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Your Spouse's Social Security Benefits

Are you worried that your spouse, who had not been under Social Security, may not have much financial security when the time comes that they reach the retirement age?
Well, to allay your worries, according to the Social Security Administration (SSA), even if your spouse did not work under the Social Security, he or she may still collect benefits, at the earliest opportunity once he or she reached 62 years old.
However, if your spouse availed of his / her benefits early, a permanent reduction to the amount he/she may receive would be done. The reduction will be based on the percentage of the number of months until his or her full retirement age.
Here are the other benefits that your spouse may receive:
- At the age of 65, qualify for Medicare on account to your record.
- If he or she receives spouse benefits upon reaching full retirement age, he or she can receive an amount that is equal to half of your full retirement's amount. However, any delayed retirement credits that you may receive would not be included in your spouse's benefits.
- Without regard to his or her age, your spouse may already receive the full half of your benefit amount if he or she is caring for your child who is also receiving benefits under the Social Security.
- Your spouse would continuously receive these benefits until such time when your child reaches 16 years old. The child continues to receive benefits but your spouse's benefits will have to stop, unless he or she has reached the proper age (62 years or older) to start receiving retirement benefits or survivor benefits, if he or she has already become a widow/widower at 60 years old.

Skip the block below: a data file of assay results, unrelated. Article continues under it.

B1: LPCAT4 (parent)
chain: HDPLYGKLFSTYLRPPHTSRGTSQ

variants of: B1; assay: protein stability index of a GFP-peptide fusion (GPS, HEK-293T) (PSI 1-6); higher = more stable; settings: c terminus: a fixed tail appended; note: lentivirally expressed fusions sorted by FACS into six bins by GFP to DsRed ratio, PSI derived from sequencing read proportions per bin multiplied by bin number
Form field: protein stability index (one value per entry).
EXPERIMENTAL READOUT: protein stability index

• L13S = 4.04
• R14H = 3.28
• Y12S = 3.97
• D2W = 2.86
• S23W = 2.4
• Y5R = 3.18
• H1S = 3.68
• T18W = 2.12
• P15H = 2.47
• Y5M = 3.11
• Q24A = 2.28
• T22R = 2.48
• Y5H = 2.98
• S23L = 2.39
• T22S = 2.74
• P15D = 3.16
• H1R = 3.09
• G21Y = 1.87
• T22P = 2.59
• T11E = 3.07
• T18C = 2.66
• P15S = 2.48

Some terms and conditions in Social Security spouse benefits:
- If a pension is being received by your spouse for work that are not covered by the Social Security, like employment abroad or in government, the total amount of Social Security benefits that he or she may receive on your record may be reduced.
- Meanwhile, the Social Security will pay the amount of retirement benefits to your spouse if found that he or she is eligible to receive such on his or her own employment record. However:
o He or she would receive a combination of benefits that is equal to the benefit on your record, if it is a higher amount, though reduced depending on his or her age.
o Even if your spouse starts receiving benefits earlier or later than you do, the Social Security will check both your records and make sure that, he or she receives or will receive a higher amount.
o Once your spouse reached the full retirement age and is, eligible both for his or her own retirement benefit and spouse's benefits, he or she will be given a choice. Either to receive both benefits already or to receive only the spouse's benefits first, then delay getting the retirement benefits until a given, later date. If he or she chose to delay receiving the retirement benefits, the amount may become higher during the later date, because of the delayed retirement credit effects.
Applying online for Spouse benefits
- You spouse can apply online for benefits depending on his or her age.
- If both of you apply online for retirement benefits, at the same time, and if your spouse applies online, right after you started receiving such benefits, the SSA checks out if he or she is eligible for benefits as your spouse. If he or she turns out to be qualified, the online application automatically attaches on your record a request for spousal benefits.
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